DARPA awards phase 2 space plane contracts

Please consider donating to Behind the Black, by giving either a one-time contribution or a regular subscription, as outlined in the tip jar to the right or below. Your support will allow me to continue covering science and culture as I have for the past twenty years, independent and free from any outside influence.

The competition heats up: The second phase contracts in the development of a reusable space plane have been awarded by DARPA.

DARPA has awarded $6.5 million each to three companies for developmental design work, including Boeing (in partnership with Blue Origin), Northrop Grumman (in partnership with Scaled Composites and Virgin Galactic), and Masten Space Science Systems (in partnership with XCOR Aerospace).

The requirements are that the plane fly 10 times in 10 days, reach Mach 10+, put a 3,000 to 5000 pound payload in orbit, and cost less than $5 million per flight. In this new phase, the companies are to deliver finalized designs by 2016, with prototype development to follow.



  • David M. Cook

    What about Sierra Nevada Corp and their Dream Chaser? How does the DC fit into this profile?

  • Michael

    Worked on a number of those programs.

    Stated of as a means of finally getting cheap access to space. Then it was down-graded to a demonstration program. Then it morphed into a technology development program. Then everyone took an early lunch.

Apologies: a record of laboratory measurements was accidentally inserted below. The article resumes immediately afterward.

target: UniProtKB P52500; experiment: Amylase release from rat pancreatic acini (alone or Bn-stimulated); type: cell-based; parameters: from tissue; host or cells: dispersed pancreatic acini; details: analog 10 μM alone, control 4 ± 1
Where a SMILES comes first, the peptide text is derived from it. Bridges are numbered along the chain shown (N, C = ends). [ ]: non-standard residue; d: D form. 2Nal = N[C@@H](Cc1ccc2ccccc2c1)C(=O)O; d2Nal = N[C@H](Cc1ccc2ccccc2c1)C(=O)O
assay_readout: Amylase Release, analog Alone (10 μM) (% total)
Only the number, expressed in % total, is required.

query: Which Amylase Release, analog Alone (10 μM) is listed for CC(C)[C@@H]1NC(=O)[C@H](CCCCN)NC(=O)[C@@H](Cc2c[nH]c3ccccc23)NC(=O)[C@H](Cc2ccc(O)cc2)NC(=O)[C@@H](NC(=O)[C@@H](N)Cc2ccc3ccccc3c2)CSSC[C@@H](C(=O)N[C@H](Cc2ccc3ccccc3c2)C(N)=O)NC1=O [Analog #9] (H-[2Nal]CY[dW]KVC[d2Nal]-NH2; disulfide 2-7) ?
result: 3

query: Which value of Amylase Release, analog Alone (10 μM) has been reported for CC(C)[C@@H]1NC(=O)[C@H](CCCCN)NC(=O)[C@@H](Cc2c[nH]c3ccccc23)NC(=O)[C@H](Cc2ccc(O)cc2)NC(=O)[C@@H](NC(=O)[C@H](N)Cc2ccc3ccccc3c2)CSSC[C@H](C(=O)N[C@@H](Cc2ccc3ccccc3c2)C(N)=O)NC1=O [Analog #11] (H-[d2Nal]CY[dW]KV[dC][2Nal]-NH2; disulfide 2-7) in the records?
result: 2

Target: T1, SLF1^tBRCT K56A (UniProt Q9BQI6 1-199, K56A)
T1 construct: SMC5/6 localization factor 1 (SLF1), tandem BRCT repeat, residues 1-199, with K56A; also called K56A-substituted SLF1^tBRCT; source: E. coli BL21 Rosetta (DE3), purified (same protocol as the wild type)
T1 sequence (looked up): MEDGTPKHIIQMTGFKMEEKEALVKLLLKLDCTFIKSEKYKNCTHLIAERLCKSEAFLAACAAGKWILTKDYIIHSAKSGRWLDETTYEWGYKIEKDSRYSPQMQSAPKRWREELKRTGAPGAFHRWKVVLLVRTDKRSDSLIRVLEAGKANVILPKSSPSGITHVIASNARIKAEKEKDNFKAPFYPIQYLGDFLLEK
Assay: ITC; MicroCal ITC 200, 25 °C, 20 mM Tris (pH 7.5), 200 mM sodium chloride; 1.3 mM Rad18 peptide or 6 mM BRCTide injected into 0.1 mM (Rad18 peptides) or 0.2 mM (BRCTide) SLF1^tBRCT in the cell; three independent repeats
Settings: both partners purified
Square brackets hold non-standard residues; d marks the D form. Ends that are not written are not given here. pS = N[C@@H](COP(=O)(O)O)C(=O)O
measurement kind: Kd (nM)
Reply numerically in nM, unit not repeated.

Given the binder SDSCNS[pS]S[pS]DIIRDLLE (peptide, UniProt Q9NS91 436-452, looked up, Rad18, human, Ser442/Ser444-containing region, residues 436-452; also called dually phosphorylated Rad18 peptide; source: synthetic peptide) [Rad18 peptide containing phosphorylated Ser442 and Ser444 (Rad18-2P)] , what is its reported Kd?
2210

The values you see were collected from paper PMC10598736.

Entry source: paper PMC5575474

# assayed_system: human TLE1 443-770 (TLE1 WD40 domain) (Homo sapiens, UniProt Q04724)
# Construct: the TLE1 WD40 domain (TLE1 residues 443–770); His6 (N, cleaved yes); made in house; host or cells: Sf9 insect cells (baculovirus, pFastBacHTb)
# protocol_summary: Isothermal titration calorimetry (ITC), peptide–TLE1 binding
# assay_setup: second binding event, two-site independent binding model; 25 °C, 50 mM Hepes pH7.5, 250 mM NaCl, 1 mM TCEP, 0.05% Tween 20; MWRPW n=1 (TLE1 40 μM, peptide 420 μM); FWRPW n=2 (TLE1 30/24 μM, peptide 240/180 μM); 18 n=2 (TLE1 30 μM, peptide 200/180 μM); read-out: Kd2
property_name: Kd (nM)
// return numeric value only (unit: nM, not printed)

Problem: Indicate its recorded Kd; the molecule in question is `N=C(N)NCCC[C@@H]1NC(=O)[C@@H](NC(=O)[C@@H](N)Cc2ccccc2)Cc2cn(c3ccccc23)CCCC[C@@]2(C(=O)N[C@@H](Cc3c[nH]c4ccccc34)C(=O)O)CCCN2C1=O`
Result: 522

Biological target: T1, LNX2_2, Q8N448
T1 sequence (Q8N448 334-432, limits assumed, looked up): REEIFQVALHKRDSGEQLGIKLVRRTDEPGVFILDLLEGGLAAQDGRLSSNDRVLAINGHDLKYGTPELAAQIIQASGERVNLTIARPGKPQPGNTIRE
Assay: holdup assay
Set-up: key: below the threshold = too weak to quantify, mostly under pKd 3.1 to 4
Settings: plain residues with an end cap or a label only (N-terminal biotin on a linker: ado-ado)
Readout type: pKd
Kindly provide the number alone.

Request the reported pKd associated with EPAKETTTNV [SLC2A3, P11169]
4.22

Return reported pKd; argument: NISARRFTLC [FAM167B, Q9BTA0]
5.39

Do not have much hope for this.

  • Edward

    It may depend upon how serious DARPA is to have this technology. When their self-driving vehicle competition (Grand Challenge) failed, a decade ago, they held another competition, where they had a winner. Now, people from the winning team are working at Google to develop a commercial self-driving car.

    On the other hand, the Grand Challenge was encouraged by an award to the winner, but this one is a series of contracts, so this could be just another way of “spreading around the wealth.”

    What I find most challenging on this competition is the 10 flights in 10 days. This means that the winner must launch, orbit, release its payload, return to the launch site, and be back on the pad and launching again in 26 hours. Consistently. With no delays.

    So far, the quickest that I have ever heard was SpaceX putting a rocket on a pad and having it ready for launch in a 24-hour period (engines may have been fired for a couple of seconds).

Leave a Reply

Your email address will not be published. Required fields are marked *